and other security professionals question the need for a SOC for their own organizations. Maybe they think they’re too small or aren’t likely targets for attacks. Maybe they don’t think they have the resources to build and staff a SOC effectively.
While many organizations struggle with the challenges of implementing and managing their own SOCs, the bottom line is that pretty much every organization needs one. Why? To put it simply, a SOC dramatically improves an organization’s ability to respond to targeted attacks.
According to the 2020 Nemertes Cybersecurity Research Study, which included 335 companies across 24 industries in 11 countries, having a SOC correlates with a decreased mean total time to contain (MTTC) threats of 43%. In a nutshell, a lower MTTC means a company can detect, understand and contain threats faster. So, companies with a SOC have an MTTC that’s 43% lower — or faster — than companies without one.
Traditional SOCs vs. next-generation SOCs
SOCs have advanced a great deal since their inception, and the next obvious question is: What defines a next-generation SOC? More precisely, what makes a security operations center next-generation? Broadly speaking, a next-generation SOC has the following five main characteristics:
- Automated. Attacks are increasingly automated, and responses need to be as well. Long gone are the days when SOC analysts would pore manually through log files to understand what happened and determine which actions to take next. Humans don’t scale, and more importantly, they take too long. Successful companies are able to detect, understand and contain a threat in 20 minutes or less. Most humans can’t act that quickly. Technologies deployed in SOCs — which include next-generation firewalls (NGFWs), cybersecurity analytics, machine learning, and security orchestration, automation and response (SOAR) tools — need to be able to automate routine functions intelligently and effectively.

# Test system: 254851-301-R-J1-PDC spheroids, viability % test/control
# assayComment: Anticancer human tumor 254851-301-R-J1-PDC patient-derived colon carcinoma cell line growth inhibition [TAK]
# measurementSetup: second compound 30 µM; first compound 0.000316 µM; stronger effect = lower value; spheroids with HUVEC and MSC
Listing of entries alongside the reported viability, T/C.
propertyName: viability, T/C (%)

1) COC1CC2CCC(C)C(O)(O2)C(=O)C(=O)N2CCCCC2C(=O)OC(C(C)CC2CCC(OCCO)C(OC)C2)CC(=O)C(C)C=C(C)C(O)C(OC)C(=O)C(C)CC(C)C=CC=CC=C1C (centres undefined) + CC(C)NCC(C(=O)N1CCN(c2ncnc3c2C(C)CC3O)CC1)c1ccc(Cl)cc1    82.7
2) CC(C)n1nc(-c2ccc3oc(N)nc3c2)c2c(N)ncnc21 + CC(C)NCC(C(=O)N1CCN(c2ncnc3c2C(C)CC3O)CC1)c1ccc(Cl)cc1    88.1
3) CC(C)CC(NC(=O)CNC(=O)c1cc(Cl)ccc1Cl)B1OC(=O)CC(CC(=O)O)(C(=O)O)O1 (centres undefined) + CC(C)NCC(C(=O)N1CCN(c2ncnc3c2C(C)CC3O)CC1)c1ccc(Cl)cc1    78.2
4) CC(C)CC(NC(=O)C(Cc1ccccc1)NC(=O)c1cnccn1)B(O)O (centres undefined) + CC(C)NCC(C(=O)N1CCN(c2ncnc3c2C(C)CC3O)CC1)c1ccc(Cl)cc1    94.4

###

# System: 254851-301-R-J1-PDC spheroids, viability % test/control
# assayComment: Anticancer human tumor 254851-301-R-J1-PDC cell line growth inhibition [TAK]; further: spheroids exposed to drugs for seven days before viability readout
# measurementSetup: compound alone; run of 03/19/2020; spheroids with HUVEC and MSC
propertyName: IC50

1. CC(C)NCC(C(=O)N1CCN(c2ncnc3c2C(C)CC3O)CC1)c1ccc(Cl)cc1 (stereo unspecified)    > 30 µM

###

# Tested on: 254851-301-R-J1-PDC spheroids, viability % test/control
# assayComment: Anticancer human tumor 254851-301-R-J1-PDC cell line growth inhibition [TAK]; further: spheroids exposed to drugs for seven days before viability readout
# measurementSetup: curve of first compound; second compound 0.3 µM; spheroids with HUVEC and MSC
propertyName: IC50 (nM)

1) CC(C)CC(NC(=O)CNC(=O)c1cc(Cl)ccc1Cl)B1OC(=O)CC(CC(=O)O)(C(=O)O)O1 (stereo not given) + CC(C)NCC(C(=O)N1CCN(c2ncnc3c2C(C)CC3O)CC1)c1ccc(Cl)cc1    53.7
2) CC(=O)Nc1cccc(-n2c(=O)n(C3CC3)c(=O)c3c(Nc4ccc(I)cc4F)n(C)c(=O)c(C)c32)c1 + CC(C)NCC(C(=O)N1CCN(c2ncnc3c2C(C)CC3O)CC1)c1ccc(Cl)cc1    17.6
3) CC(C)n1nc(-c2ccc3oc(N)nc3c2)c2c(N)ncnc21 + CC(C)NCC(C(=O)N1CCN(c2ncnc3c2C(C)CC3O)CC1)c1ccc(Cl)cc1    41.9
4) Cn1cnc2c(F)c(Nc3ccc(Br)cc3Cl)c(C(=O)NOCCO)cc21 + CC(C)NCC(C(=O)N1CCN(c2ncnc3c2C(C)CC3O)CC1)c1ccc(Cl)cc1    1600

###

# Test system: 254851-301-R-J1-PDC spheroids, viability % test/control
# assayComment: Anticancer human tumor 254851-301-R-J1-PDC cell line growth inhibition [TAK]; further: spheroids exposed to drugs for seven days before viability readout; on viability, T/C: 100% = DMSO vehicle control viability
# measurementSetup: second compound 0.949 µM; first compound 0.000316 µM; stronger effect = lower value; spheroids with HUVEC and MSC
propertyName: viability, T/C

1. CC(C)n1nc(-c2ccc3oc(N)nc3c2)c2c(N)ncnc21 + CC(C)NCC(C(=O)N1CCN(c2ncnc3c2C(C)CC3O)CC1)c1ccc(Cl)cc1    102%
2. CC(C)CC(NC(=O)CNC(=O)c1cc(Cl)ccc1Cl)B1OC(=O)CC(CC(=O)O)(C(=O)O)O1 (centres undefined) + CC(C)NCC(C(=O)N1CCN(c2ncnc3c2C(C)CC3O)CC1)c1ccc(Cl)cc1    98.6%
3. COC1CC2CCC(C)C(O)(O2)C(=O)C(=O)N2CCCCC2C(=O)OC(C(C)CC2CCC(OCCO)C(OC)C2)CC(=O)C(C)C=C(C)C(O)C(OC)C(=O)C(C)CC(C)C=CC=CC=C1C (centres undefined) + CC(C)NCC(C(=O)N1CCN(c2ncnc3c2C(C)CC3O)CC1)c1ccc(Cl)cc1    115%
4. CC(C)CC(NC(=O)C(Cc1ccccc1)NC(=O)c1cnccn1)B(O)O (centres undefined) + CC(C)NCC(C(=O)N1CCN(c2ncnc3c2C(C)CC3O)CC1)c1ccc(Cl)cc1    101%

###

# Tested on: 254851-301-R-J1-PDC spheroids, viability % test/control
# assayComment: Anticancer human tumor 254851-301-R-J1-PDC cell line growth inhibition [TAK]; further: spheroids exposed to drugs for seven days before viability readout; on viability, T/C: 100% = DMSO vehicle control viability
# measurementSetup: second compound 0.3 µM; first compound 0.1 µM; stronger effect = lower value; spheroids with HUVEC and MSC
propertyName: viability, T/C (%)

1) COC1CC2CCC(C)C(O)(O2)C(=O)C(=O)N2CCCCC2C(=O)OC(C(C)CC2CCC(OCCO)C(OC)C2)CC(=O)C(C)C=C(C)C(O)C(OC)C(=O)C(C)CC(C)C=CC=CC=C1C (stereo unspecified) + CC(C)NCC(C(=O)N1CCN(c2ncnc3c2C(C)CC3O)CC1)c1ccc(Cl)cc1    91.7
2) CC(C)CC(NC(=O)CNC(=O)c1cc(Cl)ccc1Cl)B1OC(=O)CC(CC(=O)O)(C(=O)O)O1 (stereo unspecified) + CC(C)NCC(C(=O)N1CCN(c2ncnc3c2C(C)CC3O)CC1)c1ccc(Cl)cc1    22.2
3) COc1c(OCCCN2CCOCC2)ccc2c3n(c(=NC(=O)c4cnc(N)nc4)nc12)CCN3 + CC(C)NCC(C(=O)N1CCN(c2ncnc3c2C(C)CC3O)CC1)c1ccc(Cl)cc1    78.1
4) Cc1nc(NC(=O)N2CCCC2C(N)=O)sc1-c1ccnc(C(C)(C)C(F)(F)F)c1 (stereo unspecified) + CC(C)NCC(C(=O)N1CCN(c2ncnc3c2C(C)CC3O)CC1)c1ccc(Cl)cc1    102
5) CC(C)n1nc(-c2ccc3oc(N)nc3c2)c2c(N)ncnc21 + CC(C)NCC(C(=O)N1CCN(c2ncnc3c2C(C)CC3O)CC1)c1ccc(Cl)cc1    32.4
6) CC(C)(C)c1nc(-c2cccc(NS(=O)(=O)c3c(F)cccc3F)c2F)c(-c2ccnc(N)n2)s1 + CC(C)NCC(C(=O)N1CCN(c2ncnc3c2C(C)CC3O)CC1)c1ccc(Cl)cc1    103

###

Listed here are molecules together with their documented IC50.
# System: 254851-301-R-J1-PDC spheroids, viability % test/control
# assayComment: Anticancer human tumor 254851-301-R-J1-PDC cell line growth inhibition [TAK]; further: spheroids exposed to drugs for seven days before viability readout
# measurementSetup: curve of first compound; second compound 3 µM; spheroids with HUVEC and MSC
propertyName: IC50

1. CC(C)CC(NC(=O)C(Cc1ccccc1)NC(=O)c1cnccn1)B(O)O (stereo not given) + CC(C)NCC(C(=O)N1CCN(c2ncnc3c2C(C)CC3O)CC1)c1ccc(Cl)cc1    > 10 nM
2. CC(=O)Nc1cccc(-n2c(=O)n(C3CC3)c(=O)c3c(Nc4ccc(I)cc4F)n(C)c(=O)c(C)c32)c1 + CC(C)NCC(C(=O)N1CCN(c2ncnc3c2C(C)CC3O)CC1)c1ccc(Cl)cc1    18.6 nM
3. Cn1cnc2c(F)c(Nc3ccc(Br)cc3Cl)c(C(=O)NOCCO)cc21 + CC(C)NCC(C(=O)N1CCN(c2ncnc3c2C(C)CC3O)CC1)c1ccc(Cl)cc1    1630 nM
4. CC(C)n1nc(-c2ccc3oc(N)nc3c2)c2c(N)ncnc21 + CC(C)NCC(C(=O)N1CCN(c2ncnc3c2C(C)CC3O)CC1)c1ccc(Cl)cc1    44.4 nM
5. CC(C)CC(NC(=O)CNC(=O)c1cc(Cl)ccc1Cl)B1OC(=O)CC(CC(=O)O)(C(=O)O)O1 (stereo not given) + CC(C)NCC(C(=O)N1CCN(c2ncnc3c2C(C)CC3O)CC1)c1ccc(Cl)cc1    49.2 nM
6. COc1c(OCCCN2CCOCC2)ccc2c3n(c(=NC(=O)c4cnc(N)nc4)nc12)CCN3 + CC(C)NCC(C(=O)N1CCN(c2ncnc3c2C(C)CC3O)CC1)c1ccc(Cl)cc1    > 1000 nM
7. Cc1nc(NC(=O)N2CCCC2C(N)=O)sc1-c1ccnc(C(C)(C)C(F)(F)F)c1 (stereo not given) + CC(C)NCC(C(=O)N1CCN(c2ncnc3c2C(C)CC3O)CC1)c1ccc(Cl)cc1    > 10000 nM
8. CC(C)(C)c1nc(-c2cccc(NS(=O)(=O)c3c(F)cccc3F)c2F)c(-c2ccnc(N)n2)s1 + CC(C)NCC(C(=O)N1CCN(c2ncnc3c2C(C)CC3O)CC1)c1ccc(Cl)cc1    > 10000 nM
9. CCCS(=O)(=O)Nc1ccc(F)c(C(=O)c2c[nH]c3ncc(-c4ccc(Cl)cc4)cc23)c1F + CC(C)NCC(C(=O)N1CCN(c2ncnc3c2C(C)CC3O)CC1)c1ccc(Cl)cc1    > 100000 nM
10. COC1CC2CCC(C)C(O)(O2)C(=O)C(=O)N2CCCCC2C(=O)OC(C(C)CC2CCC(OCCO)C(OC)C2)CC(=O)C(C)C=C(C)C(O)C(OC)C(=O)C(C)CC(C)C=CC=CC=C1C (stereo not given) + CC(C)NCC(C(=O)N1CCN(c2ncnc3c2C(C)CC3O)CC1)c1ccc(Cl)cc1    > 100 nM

- Customized. Although the principles of cybersecurity apply across companies and vertical industries, each company typically has customized requirements for policies and responses. Targeted attacks increasingly go after specific systems, individuals or vulnerabilities within a specific company. Therefore, a critical characteristic of a next-generation SOC is that it’s easily customizable to protect the company.
- Intelligent. The original premise behind a SOC was to serve as an operations center or war room, where information was shared between multiple parties to enable faster decision-making. A next-generation SOC doesn’t just facilitate information sharing; it participates in the decision-making. Tools that enable AI, machine learning, behavioral threat analysis and the like help analysts quickly identify threats and attacks and prepare and execute responses to them. Threat intelligence is an important part of making a SOC intelligent. And the more threat intelligence feeds from the widest range of sources, the better and more effective the SOC.
- Dynamic. A SOC’s capabilities shouldn’t be fixed in time. Attacks evolve and so should defenses. A next-generation security operations center incorporates emerging knowledge about attacks — through threat intelligence, analytics and other sources — and develops proactive responses to them.
- Proactive. A next-generation SOC needs to be proactive so analysts spend less time evaluating and dealing with current threats and more time predicting attacks and building proactive defenses against them. Assessing prospective targeted attacks, keeping abreast of nation-state attacks and conducting threat hunting are all ways SOC analysts can stay proactive.
How to build a next-generation SOC
If those are the characteristics of a next-generation SOC, how do you go about building one? Here are 10 tips to keep in mind as you make the transition.